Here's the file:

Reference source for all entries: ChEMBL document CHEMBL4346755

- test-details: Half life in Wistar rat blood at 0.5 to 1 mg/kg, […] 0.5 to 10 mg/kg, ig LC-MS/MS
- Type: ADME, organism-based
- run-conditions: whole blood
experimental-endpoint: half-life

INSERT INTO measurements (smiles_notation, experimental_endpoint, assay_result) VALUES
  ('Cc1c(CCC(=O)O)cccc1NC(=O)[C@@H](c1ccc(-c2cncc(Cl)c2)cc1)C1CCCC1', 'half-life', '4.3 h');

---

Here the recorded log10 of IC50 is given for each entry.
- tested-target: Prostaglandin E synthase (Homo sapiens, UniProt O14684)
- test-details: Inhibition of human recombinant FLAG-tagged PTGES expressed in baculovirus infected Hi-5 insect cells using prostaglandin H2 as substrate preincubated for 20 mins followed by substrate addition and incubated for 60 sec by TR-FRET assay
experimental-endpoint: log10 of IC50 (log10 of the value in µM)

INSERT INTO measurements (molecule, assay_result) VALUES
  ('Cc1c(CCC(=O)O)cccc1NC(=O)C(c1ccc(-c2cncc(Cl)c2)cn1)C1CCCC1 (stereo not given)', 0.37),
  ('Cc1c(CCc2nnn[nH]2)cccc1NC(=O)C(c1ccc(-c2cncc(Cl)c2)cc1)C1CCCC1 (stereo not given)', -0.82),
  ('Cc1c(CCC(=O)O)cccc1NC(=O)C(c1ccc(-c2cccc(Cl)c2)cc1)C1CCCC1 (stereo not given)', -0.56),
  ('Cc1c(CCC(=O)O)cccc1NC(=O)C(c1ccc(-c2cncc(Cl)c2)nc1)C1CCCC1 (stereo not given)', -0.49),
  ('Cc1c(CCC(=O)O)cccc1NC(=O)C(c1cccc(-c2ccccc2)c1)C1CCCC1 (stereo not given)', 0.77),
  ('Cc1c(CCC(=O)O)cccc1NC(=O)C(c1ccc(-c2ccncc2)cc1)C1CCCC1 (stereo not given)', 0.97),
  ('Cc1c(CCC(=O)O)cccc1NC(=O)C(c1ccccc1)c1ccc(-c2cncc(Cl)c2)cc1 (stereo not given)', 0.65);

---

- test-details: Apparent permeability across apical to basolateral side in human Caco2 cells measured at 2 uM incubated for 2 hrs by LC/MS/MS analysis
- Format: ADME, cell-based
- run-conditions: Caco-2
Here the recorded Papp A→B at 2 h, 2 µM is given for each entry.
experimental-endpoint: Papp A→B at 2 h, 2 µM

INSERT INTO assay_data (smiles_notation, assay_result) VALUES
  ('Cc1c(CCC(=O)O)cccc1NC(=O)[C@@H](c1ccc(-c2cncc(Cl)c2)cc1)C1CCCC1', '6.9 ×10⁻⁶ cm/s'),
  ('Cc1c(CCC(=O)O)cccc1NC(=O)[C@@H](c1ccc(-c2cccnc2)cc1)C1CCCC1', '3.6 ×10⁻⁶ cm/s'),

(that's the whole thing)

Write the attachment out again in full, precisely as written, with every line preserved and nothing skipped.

Reference source for all entries: ChEMBL document CHEMBL4346755

- test-details: Half life in Wistar rat blood at 0.5 to 1 mg/kg, […] 0.5 to 10 mg/kg, ig LC-MS/MS
- Type: ADME, organism-based
- run-conditions: whole blood
experimental-endpoint: half-life

INSERT INTO measurements (smiles_notation, experimental_endpoint, assay_result) VALUES
  ('Cc1c(CCC(=O)O)cccc1NC(=O)[C@@H](c1ccc(-c2cncc(Cl)c2)cc1)C1CCCC1', 'half-life', '4.3 h');

---

Here the recorded log10 of IC50 is given for each entry.
- tested-target: Prostaglandin E synthase (Homo sapiens, UniProt O14684)
- test-details: Inhibition of human recombinant FLAG-tagged PTGES expressed in baculovirus infected Hi-5 insect cells using prostaglandin H2 as substrate preincubated for 20 mins followed by substrate addition and incubated for 60 sec by TR-FRET assay
experimental-endpoint: log10 of IC50 (log10 of the value in µM)

INSERT INTO measurements (molecule, assay_result) VALUES
  ('Cc1c(CCC(=O)O)cccc1NC(=O)C(c1ccc(-c2cncc(Cl)c2)cn1)C1CCCC1 (stereo not given)', 0.37),
  ('Cc1c(CCc2nnn[nH]2)cccc1NC(=O)C(c1ccc(-c2cncc(Cl)c2)cc1)C1CCCC1 (stereo not given)', -0.82),
  ('Cc1c(CCC(=O)O)cccc1NC(=O)C(c1ccc(-c2cccc(Cl)c2)cc1)C1CCCC1 (stereo not given)', -0.56),
  ('Cc1c(CCC(=O)O)cccc1NC(=O)C(c1ccc(-c2cncc(Cl)c2)nc1)C1CCCC1 (stereo not given)', -0.49),
  ('Cc1c(CCC(=O)O)cccc1NC(=O)C(c1cccc(-c2ccccc2)c1)C1CCCC1 (stereo not given)', 0.77),
  ('Cc1c(CCC(=O)O)cccc1NC(=O)C(c1ccc(-c2ccncc2)cc1)C1CCCC1 (stereo not given)', 0.97),
  ('Cc1c(CCC(=O)O)cccc1NC(=O)C(c1ccccc1)c1ccc(-c2cncc(Cl)c2)cc1 (stereo not given)', 0.65);

---

- test-details: Apparent permeability across apical to basolateral side in human Caco2 cells measured at 2 uM incubated for 2 hrs by LC/MS/MS analysis
- Format: ADME, cell-based
- run-conditions: Caco-2
Here the recorded Papp A→B at 2 h, 2 µM is given for each entry.
experimental-endpoint: Papp A→B at 2 h, 2 µM

INSERT INTO assay_data (smiles_notation, assay_result) VALUES
  ('Cc1c(CCC(=O)O)cccc1NC(=O)[C@@H](c1ccc(-c2cncc(Cl)c2)cc1)C1CCCC1', '6.9 ×10⁻⁶ cm/s'),
  ('Cc1c(CCC(=O)O)cccc1NC(=O)[C@@H](c1ccc(-c2cccnc2)cc1)C1CCCC1', '3.6 ×10⁻⁶ cm/s'),